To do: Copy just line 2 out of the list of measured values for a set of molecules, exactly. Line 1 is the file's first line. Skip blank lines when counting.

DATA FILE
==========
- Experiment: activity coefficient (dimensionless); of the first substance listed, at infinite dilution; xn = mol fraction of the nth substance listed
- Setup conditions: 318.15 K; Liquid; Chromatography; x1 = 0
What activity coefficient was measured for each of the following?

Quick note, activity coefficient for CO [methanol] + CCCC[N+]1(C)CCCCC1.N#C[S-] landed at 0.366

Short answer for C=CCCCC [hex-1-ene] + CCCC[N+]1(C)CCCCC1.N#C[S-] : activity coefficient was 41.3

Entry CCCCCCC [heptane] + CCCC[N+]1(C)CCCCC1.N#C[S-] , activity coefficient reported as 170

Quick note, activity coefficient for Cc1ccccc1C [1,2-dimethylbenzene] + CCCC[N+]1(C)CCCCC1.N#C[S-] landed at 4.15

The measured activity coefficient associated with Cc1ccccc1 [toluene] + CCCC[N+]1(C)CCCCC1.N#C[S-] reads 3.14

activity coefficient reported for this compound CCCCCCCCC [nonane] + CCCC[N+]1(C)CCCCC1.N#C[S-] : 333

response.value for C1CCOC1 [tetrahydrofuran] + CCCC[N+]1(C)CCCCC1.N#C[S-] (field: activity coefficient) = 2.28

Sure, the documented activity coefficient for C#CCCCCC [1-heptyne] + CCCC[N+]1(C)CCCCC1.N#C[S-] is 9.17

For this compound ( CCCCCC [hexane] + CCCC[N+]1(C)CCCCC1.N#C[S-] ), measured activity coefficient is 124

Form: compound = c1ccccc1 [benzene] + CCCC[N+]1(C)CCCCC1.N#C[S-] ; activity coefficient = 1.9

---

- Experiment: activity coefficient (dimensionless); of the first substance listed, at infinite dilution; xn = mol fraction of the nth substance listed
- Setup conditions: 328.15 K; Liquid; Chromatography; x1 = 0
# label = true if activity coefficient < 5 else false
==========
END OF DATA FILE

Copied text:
- Setup conditions: 318.15 K; Liquid; Chromatography; x1 = 0